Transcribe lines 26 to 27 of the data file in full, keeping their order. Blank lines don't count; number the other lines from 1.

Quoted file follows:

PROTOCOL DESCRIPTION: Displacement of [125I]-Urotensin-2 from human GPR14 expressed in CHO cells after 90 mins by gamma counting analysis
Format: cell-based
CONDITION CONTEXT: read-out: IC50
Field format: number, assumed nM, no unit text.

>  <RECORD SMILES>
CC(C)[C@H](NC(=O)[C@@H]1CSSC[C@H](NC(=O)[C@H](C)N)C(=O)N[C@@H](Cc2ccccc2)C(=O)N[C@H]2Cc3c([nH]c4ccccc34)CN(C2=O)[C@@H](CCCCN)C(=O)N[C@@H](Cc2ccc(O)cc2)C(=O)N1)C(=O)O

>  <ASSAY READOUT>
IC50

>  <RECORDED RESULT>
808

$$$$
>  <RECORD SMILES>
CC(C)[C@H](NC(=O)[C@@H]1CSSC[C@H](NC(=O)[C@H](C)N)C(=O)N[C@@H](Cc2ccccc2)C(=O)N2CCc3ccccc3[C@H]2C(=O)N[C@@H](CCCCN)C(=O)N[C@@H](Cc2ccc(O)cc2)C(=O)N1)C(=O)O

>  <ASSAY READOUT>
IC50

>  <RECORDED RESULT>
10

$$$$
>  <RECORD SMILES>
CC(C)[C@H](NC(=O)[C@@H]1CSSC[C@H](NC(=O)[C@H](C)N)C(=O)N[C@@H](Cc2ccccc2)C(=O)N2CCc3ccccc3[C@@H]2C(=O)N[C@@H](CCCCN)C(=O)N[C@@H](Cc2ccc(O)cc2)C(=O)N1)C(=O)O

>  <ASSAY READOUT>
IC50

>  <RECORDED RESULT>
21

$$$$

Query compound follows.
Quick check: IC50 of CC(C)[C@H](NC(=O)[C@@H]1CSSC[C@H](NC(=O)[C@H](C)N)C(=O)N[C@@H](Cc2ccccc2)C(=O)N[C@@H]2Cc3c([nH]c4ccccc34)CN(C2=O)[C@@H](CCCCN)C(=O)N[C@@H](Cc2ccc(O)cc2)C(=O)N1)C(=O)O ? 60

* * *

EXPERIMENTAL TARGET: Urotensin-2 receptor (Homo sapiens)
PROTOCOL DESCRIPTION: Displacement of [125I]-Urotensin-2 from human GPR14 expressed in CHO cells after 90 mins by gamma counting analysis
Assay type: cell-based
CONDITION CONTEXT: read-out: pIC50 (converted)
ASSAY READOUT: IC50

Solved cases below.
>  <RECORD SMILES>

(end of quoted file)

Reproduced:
Query compound follows.
Quick check: IC50 of CC(C)[C@H](NC(=O)[C@@H]1CSSC[C@H](NC(=O)[C@H](C)N)C(=O)N[C@@H](Cc2ccccc2)C(=O)N[C@@H]2Cc3c([nH]c4ccccc34)CN(C2=O)[C@@H](CCCCN)C(=O)N[C@@H](Cc2ccc(O)cc2)C(=O)N1)C(=O)O ? 60